just be it It’s about the work involved in establishing a dedicated practice to feelings of a bigger belonging through practices aimed at increasing feelings of compassion, gratitude and forgiveness

One Step at a Time

Published on 13/05/11
by randy

Holding Stability in an Unstable Environment

Holding Stability in an Unstable Environment

About ten years ago I found myself stuck on a steep mountain slope. I had miscalculated, thinking there was an opening at the top. After climbing 1500’ I came to the conclusion it was impossible. Looking down, I discovered the rock surface was unstable for any misstep. I had taken a book up and when I set it down I watched it tumble several hundred feet. I sat in stillness for some time. I prayed, knowing the slightest error would result in my death. I needed stability in the ultimate of unstable conditions. I needed support. Each step down was with wholehearted awareness. Each completed step carried my deepest gratitude for the opportunity to take one more step, for the support the slightest ridge gave my foot. And that’s how it went for hours as I felt graced to experience another moment. Dainin Katagiri writes about this ‘step by step’ phenomenon in Returning to Silence:

“….let us imagine you are climbing up a mountain cliff. That situation is just like being on the verge of life and death. There is no way to escape; you cannot complain. If you are there, all you have to do is just be there. If you act instinctively you could die. If you are nervous, you could die. should you depend on the intellect, you could also die. So you have to depend on the mountain, your mind and all circumstances. You have to watch carefully and understand. Your consciousness must be clear and know what is going on there. Then, after using your best understanding, your body and mind should depend on just one step. This is action. This is the process of one step without being nervous about what will happen in the next moment, or thinking bout when you will reach the peak, or how far down the bottom is, or who is climbing, or how much farther you can keep going like this, or that you could die. There is nothing to think about, nothing to depend on. All we have to do is just be there using all the things we already have: consciousness, mind, mountain and weather. Then we have to act. Just take one step, a pretty simple step.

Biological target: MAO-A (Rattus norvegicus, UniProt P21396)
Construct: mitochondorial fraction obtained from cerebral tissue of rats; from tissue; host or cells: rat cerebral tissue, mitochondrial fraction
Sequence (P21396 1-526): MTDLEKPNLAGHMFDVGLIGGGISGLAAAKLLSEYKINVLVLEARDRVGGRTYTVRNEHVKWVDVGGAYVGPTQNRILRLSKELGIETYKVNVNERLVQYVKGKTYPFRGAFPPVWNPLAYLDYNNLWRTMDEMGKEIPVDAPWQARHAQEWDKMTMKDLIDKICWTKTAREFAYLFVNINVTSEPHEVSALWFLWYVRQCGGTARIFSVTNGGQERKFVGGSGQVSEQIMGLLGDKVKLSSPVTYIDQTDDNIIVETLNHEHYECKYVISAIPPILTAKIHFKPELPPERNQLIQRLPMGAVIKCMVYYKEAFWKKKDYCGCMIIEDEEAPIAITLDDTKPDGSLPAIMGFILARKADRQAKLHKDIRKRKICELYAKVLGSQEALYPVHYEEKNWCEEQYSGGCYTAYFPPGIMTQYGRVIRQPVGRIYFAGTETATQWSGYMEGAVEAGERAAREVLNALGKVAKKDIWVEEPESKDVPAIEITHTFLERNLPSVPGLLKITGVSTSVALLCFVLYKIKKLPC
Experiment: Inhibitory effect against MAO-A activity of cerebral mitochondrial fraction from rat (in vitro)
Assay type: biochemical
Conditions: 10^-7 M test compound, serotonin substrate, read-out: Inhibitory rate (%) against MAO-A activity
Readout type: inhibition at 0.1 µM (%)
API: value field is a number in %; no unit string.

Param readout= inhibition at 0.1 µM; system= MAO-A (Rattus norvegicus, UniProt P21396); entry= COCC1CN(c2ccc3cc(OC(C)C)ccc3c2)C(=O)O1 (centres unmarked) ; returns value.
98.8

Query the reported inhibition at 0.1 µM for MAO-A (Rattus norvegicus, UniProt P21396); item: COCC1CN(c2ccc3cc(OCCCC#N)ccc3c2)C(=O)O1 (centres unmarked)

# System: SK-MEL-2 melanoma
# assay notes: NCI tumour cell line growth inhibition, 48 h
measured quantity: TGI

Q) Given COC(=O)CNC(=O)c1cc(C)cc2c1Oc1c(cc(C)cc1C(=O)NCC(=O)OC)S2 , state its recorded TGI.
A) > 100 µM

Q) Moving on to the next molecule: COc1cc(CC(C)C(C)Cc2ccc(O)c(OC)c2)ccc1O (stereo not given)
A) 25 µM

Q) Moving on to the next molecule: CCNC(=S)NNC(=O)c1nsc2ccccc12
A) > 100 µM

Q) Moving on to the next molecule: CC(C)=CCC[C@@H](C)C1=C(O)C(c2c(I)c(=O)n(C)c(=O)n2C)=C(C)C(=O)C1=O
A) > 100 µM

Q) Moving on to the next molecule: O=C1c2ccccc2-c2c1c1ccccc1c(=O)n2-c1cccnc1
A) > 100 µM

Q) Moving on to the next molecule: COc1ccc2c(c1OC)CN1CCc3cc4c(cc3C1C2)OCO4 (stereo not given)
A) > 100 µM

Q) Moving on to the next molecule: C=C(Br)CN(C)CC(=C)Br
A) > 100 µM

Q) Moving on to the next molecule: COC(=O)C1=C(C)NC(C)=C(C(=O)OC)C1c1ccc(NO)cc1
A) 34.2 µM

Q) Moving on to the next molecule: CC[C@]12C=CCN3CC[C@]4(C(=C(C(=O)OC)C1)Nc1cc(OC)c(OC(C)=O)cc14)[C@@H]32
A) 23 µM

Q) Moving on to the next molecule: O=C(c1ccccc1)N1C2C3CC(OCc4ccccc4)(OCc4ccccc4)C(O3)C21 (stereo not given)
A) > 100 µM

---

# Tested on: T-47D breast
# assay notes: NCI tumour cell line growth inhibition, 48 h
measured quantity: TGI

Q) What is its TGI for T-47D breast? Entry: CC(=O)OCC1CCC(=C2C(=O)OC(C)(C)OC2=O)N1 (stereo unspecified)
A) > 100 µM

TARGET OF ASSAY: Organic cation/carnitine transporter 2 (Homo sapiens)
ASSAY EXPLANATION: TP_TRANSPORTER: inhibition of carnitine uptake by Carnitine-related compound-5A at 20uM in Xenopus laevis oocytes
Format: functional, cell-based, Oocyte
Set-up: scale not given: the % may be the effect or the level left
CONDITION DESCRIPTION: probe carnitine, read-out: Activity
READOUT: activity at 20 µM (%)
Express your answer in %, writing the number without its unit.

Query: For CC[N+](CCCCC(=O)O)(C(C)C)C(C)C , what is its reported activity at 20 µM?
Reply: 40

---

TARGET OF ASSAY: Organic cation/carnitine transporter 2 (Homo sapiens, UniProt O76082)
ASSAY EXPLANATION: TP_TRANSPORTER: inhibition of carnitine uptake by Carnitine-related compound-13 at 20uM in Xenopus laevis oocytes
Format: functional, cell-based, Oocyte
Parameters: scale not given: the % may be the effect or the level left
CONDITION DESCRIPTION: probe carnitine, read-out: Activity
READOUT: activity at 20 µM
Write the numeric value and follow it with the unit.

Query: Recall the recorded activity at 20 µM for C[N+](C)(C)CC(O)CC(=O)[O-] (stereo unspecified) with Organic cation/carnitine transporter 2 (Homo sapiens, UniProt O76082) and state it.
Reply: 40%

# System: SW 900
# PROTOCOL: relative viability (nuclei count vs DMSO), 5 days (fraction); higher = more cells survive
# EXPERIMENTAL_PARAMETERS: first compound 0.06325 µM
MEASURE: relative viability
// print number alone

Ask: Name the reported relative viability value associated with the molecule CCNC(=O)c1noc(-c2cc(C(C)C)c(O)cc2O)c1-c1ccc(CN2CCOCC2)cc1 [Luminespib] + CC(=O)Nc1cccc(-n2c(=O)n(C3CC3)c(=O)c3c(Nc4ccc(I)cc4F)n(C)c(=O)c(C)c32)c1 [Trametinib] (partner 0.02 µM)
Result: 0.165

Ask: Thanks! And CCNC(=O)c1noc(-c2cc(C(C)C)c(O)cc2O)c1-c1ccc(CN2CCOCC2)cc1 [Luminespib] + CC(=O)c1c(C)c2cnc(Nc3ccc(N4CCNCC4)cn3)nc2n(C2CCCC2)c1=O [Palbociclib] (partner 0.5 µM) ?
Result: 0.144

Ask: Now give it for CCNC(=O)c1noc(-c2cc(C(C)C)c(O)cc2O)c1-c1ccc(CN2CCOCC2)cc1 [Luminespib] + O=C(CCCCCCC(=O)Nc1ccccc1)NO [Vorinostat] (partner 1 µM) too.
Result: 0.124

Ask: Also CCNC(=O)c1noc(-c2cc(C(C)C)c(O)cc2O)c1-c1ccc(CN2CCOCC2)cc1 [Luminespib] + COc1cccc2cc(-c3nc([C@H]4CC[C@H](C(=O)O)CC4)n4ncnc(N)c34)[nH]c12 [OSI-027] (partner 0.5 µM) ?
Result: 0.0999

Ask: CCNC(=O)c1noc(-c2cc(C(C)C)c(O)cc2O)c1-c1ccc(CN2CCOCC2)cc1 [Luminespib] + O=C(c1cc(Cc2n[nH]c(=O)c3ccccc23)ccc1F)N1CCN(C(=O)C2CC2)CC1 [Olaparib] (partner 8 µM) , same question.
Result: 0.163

What is this one step? Is it to understand about living by studying philosophy or psychology? I don’t think so. Finally they must be thrown away. All we have to do is just live. Take one step, and that one step must be stable. This means, after using your consciousness with your best effort, then act, wholeheartedly. This one step is really not just one step; it is the universe, including the mountains, your mind and consciousness. All things are completely melted into one step. What is one step? One step is the mountain. One step is the weather. One step is you. One step is the true way to live. It is really to attain the Way.” p. 106

Isn’t this what vital living is, finding stability in the face of each unstable arising moment? In the face of impermanence, can I vow to aim to Divine nature, whatever tradition I’ve come to it with. Isn’t it about facing the feelings of ‘ending’, of ‘aloneness’, knowing that God is in the action of ‘this’ step. Can we afford to miss our appointment with the next arising step? Our wholehearted attention is called forth. Our life or death depends upon it. This emergency situation attitude, dedicated in equanimity, is the base of just be it…here and now.

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